GilnockieIt was hard to know who or what to blame.  Was it the dry spell making for dusty conditions, was it the flowers in the garden or pollen from neighbouring trees, was it dust from the end wall work which still lies in many nooks and corners of the house or was it just life?  Whatever it was, my breathing was a little below par today and I was happy to wander around doing as little as possible.

I was assisted in this by Dropscone, who brought round some of his traditional Friday treacle scones.  He had already cycled 20 miles and I was happy to have let him do the work for today.  The scones were very good.

Mrs Tootlepedal was varnishing away in the front room and in between letting coats dry, she moved some of the furniture back in during the day.  I lent a small hand from time to time.  In a startling move, some of the furniture has gone to a different corner of the room than it occupied before.  It will take me a year or two to get used to this.

The change in the weather predicted by the forecasters had begun but it was still a pretty pleasant if windy morning and i walked round the garden…

daffodils and tulips…doing a little dead heading of daffodils.  There are still plenty left though and they go well with the tulips.

daffodils and tulipsThe blossom on the plum tree is nearly at its peak….

plum blossom…just in time to catch the drop in overnight temperatures to near zero at the weekend.   We hope for the best.

In the mornings recently, teams of sparrows have been ranging the lawns pecking away and today they were adding a few dance steps to their routine.

sparrowsI went out to see if the little fishes were still swimming in the dam (they were) but got distracted by this fine clump of marsh marigolds instead.

marsh marigoldsThe sun faded away with the morning but the weather stayed dry so after lunch, I went off for a very slow walk round the Castleholm.

I paused in the Clinthead garden to enjoy the good work the gardeners have done.

ClintheadIn the absence of any interesting birds on the Kilngreen, I bought an ice cream cornet from the van there, and licked and walked as I went on.

There were flowers growing wild by the side of the road as I walked up to the Lodge….

bluebell and anemone….though some may be garden escapes.

primrose and red flower…and there were plenty of shades of green to be seen as well, both on the ground…..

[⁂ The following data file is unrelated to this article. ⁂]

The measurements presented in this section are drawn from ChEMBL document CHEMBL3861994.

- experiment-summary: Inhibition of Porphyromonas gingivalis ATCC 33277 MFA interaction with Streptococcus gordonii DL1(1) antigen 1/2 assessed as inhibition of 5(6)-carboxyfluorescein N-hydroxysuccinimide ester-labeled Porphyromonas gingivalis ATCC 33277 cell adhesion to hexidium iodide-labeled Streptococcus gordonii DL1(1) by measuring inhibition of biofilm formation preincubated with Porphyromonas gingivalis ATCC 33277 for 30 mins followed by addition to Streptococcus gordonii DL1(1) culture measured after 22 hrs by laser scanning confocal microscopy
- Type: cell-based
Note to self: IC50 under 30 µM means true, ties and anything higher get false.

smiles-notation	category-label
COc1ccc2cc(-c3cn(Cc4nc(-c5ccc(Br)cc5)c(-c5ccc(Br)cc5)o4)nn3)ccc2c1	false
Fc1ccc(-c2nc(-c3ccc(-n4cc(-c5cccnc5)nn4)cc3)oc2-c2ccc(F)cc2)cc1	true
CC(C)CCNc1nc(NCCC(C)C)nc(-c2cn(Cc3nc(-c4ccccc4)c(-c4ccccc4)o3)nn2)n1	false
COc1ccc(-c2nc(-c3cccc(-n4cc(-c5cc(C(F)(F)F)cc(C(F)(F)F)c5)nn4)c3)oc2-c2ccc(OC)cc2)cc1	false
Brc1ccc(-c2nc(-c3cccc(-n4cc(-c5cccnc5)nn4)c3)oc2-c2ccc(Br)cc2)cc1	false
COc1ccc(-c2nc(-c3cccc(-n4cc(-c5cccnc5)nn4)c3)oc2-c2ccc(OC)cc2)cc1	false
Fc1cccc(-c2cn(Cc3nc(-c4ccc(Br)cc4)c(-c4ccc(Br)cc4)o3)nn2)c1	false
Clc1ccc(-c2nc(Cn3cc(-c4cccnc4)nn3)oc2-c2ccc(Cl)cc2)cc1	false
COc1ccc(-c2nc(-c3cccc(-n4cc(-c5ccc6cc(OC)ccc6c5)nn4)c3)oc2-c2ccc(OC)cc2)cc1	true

golden saxifrage

A pool of golden saxifrage under the trees

…and on the branch.

leavesI looked at trees from a distance…

trees…and close to.

treeMy knowledge of tree species, unless I am walking beside Mrs Tootlepedal, is minimal but I can still enjoy their leaves.

I do know a lime tree though.

lime treeSome fallen branches among the limes gave me a chance to admire some lichen which would otherwise have been above my head.

lichenI stopped at the Jubilee Bridge in the hope of seeing a tree creeper or a nuthatch but instead I was entertained by a wren on a branch shouting energetically at the bushes below.

wrenAfter a while two other wrens, scrapping furiously, emerged from the undergrowth like rockets and disappeared.  I would like to have known what was going on.  (Wrens are very small and hard to photograph!)

When I got home, Mrs Tootlepedal and I set to work reducing the pile of cherry tree logs to firewood with the aid of our neighbour Liz’s log splitter.  While we were at work, Liz herself appeared and seizing the splitter from us, spilt twice the number of logs that we had and in half the time.  She loves splitting logs.  We stood to one side saying things like, “You won’t be able to split this large misshapen and knotty log,” in innocent tones.  That was like a red rag to a bull to her and firewood soon flew off in all directions.

I had time to be impressed by the flourishing dog’s tooth violets….

dog's tooth violets…before it started to drizzle and I went in.

I rounded off a quiet day with an even quieter evening.

The flying bid of the day is a very determined chaffinch.

flying chaffinch